Unlike other funds, money market funds were structured so that they would have a constant share value—bank trust departments preferred this because it conformed to the Uniform Principal and Income Act, and consumers found it easy to understand. Since their actual value could not fluctuate, money market funds were pegged at $1 per share by amortization valuation and penny rounding pricing. In 1977, the SEC, aware that money market funds were keeping the staggering mutual fund industry off the ropes, issued an exemptive order and an interpretive release approving these accounting rules. They were formalized in 1983 with exemptive rule 2a-7.
The combined result of money market competition and the SEC push to unfix commission rates revolutionized the equity fund market. In 1962 just over 3 percent of mutual funds were “no-load”—that is they charged no up-front sales fee. No broker would sell them because they provided no room for commission. When the boom ended and funds began to drop the load in order to become more competitive, it threatened the very structure of the industry. As one old-time broker wrote SEC Chairman Casey, “the no load fund concept destroys the salesman’s initiative as well as potential in the promotion of the Mutual Funds sold for a commission.”30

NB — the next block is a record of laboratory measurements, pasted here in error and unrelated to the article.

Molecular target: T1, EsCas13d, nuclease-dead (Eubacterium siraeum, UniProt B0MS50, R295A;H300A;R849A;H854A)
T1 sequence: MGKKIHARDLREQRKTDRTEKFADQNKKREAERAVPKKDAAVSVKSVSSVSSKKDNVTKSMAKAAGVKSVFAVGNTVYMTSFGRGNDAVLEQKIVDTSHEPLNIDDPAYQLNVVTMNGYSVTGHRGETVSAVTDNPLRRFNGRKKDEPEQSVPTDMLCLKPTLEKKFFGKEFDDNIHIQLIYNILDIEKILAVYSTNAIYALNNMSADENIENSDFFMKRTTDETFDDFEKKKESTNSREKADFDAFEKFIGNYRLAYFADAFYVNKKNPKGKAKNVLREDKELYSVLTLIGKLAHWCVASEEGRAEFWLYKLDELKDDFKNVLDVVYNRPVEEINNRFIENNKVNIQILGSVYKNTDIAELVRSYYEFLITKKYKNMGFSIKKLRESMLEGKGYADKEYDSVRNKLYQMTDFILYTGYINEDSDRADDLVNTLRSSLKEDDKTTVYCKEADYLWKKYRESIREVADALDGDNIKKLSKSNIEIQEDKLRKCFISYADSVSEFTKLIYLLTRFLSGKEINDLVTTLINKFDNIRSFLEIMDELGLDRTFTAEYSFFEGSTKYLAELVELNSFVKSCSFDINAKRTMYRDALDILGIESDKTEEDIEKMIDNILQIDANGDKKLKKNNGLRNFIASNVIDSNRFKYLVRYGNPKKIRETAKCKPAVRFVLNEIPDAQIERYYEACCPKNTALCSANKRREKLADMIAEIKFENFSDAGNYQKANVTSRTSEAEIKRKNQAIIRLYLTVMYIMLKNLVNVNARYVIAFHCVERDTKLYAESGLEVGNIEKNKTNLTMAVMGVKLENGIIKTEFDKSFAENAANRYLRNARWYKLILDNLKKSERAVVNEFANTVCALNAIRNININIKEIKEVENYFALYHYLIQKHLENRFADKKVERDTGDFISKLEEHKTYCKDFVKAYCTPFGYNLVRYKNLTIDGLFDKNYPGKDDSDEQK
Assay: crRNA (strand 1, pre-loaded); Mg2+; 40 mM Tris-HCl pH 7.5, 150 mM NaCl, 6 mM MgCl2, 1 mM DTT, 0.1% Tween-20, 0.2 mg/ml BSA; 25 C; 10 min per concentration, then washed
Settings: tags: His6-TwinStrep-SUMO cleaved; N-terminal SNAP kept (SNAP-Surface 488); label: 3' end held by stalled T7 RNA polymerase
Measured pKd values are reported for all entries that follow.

After May 1, 1975, when New York Stock Exchange commission rates were unfixed, there was little room for protest. Now forced to compete through negotiated commission rates, brokerages began to cut their least profitable lines, including external mutual funds, and develop their own products in house. In response the big mutual fund firms began to drop the load and internalize their sales forces. The Dreyfus Liquid Assets Fund—a money market fund competing with banks—removed its sales load in early 1974. Fidelity soon followed suit.
The last major innovation of the 1970s was in some respects the new realization of an age-old notion: if you could not beat the market perhaps you could buy it. In 1927 the predecessor of Standard & Poor’s raised the possibility regarding one investment company but noted, “of course, neither this trust nor any other buys ‘the whole market.’”31 Twenty-four years later John C. Bogle wrote a senior thesis at Princeton on “The Economic Role of the Investment Company” which suggested that funds should “make no claim for superiority over the market averages.”32 Twenty-four years after that, Bogle was fired from Wellington Management and took the opportunity to create Vanguard 500, the first widely available index fund.